The European Union's foreign-policy chief Javier Solana has been visiting Iran with, as he put it, the determined aim of improving ties with the Islamic Republic. This is part of the EU's policy of "constructive engagement" with Iran, which is in contrast to the U.S. policy of isolating the country. What exactly does the EU hope to gain? And are there any signs that it is achieving these goals?
Prague, 30 July 2002 (RFE/RL) -- The visit to Iran by European Union foreign-policy chief Javier Solana represents a big step for the EU's policy of constructive engagement with the Islamic Republic.
Speaking in Tehran yesterday, Solana said the 15-member EU is "determined to improve ties" with Iran. He announced that negotiations will begin in October on a trade-and-cooperation pact between the two sides.
The EU's approach appears to differ markedly from that of the United States. Washington has put Iran on a list of countries forming what it calls an "axis of evil" on account of what it sees as Iranian support for terrorism and attempts to develop weapons of mass destruction. Iran denies those accusations.
However, the substance of Solana's message was not all that different from Washington's. After talks with President Mohammad Khatami, he told reporters there are two major obstacles to improving Iranian-EU ties. In line with U.S. thinking, he listed these obstacles as the acquisition of weapons of mass destruction and Tehran's dealings in the Middle East. That's a reference to its alleged links with terrorist groups, as America accuses Iran of supporting militant groups like Hamas and Islamic Jihad. Solana said Iran must address these concerns.
A key question that arises is: What is the European Union trying to achieve with its nuanced approach? An EU official in Brussels, who is close to the policy making on Iran, says the aim is to "keep a door open" for the Iranians, encouraging them to continue their reforms.
The official, who preferred to remain anonymous, described Iran as "quite an important country" and a "key player" that is halfway through a reform process. He acknowledged that the path chosen by Brussels is a "difficult and delicate" one, but he said the EU believes it must not close itself off from Iran.
He said the policy of engagement is only beginning, and that if there is no sign of willingness from Tehran to make progress, then the dialogue will not last very long. The official also said that in addition to concluding the trade-and-cooperation pact, the EU plans to issue a joint declaration with Iran on their political dialogue -- probably including references to human rights -- and also to exchange letters on cooperation in the fight against terrorism. All these documents are set to be finished in about a year, though no firm date has been set.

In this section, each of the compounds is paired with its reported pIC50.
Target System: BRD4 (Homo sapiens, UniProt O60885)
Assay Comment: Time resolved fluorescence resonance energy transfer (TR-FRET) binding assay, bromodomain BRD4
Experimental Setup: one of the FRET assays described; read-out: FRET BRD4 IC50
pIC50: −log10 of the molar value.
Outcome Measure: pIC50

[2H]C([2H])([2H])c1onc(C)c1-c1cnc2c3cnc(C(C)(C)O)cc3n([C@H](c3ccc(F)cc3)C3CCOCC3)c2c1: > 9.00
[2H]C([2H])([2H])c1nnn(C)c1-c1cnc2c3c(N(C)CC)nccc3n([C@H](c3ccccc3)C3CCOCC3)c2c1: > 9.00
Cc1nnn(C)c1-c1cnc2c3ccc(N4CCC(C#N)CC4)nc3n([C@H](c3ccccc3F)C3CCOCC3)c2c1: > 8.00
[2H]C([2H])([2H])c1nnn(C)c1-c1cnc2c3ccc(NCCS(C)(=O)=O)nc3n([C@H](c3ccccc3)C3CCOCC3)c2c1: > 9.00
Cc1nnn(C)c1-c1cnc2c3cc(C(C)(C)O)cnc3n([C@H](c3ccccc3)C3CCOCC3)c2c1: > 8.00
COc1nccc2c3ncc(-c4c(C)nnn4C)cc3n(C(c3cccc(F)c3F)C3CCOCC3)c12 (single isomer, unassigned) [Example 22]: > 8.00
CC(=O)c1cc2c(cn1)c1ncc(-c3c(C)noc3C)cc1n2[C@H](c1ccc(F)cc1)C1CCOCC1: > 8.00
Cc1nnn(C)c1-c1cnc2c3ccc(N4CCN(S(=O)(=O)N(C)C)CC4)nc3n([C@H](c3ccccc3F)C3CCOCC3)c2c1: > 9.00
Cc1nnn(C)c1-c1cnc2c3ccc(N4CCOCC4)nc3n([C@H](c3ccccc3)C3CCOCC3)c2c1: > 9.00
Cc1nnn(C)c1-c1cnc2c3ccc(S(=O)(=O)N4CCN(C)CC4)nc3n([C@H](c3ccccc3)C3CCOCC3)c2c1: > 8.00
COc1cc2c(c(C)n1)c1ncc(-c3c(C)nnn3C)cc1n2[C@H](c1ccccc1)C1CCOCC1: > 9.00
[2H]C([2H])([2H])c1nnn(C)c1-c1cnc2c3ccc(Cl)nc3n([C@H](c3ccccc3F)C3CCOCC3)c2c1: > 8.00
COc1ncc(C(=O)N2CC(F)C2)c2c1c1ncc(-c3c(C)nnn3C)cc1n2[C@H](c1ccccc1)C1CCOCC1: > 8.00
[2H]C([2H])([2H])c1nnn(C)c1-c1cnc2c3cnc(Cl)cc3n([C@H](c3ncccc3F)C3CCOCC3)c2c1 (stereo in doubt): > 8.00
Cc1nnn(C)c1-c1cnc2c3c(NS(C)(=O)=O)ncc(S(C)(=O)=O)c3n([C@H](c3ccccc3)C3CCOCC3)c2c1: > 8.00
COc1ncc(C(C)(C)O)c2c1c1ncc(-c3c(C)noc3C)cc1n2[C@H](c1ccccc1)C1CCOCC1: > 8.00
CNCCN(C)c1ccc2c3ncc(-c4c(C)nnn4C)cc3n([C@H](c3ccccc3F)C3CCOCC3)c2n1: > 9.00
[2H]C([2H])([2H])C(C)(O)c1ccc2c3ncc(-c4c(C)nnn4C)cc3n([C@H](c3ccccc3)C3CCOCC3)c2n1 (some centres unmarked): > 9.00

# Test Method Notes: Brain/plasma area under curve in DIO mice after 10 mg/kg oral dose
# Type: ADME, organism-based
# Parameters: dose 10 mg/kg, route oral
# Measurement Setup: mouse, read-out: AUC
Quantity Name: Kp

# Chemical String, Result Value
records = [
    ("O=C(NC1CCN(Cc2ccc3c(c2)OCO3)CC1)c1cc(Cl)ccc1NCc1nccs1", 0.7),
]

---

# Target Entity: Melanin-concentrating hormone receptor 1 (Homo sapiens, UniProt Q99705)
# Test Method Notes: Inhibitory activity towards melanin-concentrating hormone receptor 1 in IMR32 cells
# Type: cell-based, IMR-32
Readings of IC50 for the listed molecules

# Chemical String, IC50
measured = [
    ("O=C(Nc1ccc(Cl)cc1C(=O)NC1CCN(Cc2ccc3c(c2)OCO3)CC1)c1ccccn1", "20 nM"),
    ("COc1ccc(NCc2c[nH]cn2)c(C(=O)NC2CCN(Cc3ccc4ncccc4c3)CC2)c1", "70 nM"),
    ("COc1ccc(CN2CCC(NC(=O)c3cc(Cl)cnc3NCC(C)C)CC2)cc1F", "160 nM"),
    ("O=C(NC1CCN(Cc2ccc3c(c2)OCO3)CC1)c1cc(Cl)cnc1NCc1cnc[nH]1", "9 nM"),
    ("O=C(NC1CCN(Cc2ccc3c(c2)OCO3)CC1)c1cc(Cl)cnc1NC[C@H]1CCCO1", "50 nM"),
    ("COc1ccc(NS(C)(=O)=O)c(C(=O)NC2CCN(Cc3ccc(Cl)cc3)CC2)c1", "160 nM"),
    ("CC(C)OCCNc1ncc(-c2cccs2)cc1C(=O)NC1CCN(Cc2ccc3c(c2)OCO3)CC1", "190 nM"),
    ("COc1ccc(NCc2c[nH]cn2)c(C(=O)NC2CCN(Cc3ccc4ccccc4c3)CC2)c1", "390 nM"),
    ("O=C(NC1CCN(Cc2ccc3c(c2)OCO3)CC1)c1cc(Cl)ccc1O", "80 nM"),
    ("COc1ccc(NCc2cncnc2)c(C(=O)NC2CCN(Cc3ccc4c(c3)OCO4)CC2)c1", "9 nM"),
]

According to the comments of the official, it seems the EU's aim is to talk to the Iranians and offer them a trade deal to improve their deeply sagging economy in hopes of supporting reformist elements and gradually bringing Iran around to international norms of behavior.
The next question is, will that tactic work?
Paris-based Islamic expert Olivier Roy said the EU policy is useful. But he said it will take time before it produces any results.
Roy said his view of the Solana trip is that its objectives are limited, and that it is not intended to bring results on major areas of disagreement. "The idea is to tell the Iranians [that] they should keep a low profile, that despite their internal differences, it's not the time now to adopt a tough stand on human rights and on Israel, so I think its a message of moderation [to all factions in Iran]," Roy said.
Reports from Tehran say the EU has asked Iran to use its influence with anti-Israeli militant groups to calm the situation in the Middle East. The reports quote diplomats as characterizing Solana's talks with Khatami and Foreign Minister Kamal Kharrazi as "tough." They also said Solana insists that Iran contribute to a peaceful settlement of the Israeli-Palestinian conflict.
Solana said publicly yesterday that it is sad that Iran does not share in the coordination on the Mideast question that is shared by the EU, the United States, the UN, Egypt, and Jordan.
Another analyst, Shahram Chubin, the director of the Geneva Centre for Security Policy, has his doubts about the EU's approach. He said the Europeans have nothing to show for their policy so far. "On the American side, they are not particularly happy with the European engagement, and the Europeans are not making much progress, judging from the number of people being put in jail [in Iran] regularly," Chubin said.
Chubin said it's clear that the Americans believe in containment on Iran, and the EU believes in engagement, but he said both these policies are failing. He noted reports that the U.S. administration of President George W. Bush is becoming disillusioned with reformist President Khatami, who has long seemed unable to make progress against hard-liners. "Khatami himself appears unable to achieve results in relation to his own aides and assistants who are jailed, and [as a result], one wonders whether the EU pressure on him really amounts to pressure at all," Chubin said.